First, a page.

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Norwegian investors lose $5 million in farmed bluefin die-off

The company reported high losses due to damage caused during the transfer process.

Norwegian investors in Spanish tuna farming company Fortuna Mare lost a sizeable chunk of its investment when seawater transfer issues led to NOK 40 million (€4.4 million/$4.7 million) in mortalities, according to IntraFish Media sister company Dagens Næringsliv.

Investors including two former Carnegie broker Anders Onarheim, Pareto’s Lars Nordby, Alexander Vik, Arne Blystad, Eigil Spetalen and Tom Bergesen were among those who invested in the tuna project, which launched in 2013.

Fortuna Mare Chairman Harald Dahl said the company succeeded in the fry production stage, but things fell apart at the seawater stage.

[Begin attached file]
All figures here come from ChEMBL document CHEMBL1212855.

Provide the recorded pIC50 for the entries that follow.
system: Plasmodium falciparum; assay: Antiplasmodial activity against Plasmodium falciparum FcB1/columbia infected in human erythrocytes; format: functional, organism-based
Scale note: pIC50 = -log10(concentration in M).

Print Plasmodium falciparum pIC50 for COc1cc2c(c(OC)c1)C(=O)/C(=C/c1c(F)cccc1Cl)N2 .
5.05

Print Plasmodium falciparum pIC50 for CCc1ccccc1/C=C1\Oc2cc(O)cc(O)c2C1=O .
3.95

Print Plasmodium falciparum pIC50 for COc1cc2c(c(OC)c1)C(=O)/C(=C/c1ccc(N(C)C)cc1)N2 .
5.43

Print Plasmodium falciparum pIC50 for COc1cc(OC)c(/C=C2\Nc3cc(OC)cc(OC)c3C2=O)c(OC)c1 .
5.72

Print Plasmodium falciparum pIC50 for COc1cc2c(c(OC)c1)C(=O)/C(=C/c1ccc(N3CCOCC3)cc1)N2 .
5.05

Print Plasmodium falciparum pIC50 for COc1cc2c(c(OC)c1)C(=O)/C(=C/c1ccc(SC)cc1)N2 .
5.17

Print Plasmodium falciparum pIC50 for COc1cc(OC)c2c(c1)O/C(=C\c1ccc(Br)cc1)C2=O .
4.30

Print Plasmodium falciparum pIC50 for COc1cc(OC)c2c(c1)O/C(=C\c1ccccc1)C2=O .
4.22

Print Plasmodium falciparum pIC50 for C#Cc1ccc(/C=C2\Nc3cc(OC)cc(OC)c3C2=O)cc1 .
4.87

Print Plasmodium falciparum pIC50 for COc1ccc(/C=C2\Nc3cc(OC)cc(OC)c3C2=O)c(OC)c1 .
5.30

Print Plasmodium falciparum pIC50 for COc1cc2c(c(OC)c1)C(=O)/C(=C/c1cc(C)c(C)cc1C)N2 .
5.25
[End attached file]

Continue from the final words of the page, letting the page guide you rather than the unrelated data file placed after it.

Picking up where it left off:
“There were bigger problems than we had assumed in the transport of the fish to the sea cages and the 100 days after,” said Dahl.

“Smolts are only five grams and between 10-12 centimeters when they’re transferred to the sea,” he said.

“When the fish came into the sea after the transport they were stressed, and very susceptible to disease."

Due to rapid growth and high prices, the company estimated 40,000 fish were enough to make profit. Of the 16,000 juveniles stocked in 2015, only 1,200 fish were left after nine months.

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